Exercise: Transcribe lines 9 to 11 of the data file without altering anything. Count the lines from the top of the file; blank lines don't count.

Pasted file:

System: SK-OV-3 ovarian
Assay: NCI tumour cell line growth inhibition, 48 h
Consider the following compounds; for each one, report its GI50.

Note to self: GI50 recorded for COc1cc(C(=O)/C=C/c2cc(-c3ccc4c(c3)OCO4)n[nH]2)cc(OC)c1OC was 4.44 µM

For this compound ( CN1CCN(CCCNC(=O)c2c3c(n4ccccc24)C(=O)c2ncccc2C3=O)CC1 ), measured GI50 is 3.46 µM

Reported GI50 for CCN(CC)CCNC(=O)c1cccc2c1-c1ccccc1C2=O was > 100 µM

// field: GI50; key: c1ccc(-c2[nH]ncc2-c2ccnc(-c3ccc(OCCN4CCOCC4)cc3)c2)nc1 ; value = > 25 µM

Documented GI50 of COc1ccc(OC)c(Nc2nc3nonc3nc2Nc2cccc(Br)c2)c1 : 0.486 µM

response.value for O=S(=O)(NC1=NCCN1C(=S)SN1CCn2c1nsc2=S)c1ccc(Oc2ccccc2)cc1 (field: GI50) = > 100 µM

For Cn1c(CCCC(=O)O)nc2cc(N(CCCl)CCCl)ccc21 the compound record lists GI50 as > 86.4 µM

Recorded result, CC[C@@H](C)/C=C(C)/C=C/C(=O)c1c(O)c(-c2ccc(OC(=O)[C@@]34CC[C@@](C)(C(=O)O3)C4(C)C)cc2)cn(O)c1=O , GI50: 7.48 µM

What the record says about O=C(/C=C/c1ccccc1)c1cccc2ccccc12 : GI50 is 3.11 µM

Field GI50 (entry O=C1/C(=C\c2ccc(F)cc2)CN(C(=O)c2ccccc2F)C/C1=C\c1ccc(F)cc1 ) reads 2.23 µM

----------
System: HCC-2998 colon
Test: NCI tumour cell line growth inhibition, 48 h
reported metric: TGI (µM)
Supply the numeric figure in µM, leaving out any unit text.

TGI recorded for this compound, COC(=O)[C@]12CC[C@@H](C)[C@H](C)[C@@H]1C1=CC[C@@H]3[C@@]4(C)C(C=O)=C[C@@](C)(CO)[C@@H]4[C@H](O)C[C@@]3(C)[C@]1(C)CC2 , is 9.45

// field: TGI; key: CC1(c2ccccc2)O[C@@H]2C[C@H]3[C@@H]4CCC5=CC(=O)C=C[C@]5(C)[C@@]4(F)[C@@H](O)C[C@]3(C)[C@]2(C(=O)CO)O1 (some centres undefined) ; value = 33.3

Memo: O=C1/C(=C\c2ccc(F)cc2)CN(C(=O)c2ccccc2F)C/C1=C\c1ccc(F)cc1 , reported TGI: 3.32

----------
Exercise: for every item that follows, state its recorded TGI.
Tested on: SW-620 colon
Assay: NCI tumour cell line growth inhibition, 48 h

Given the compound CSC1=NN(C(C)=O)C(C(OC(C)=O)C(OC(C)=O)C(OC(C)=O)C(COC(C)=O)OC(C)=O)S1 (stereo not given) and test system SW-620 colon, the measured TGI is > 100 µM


response.value for O=S(=O)(NC1=NCCN1C(=S)SN1CCn2c1nsc2=S)c1ccc(Oc2ccccc2)cc1 (field: GI50) = > 100 µM

For Cn1c(CCCC(=O)O)nc2cc(N(CCCl)CCCl)ccc21 the compound record lists GI50 as > 86.4 µM

Recorded result, CC[C@@H](C)/C=C(C)/C=C/C(=O)c1c(O)c(-c2ccc(OC(=O)[C@@]34CC[C@@](C)(C(=O)O3)C4(C)C)cc2)cn(O)c1=O , GI50: 7.48 µM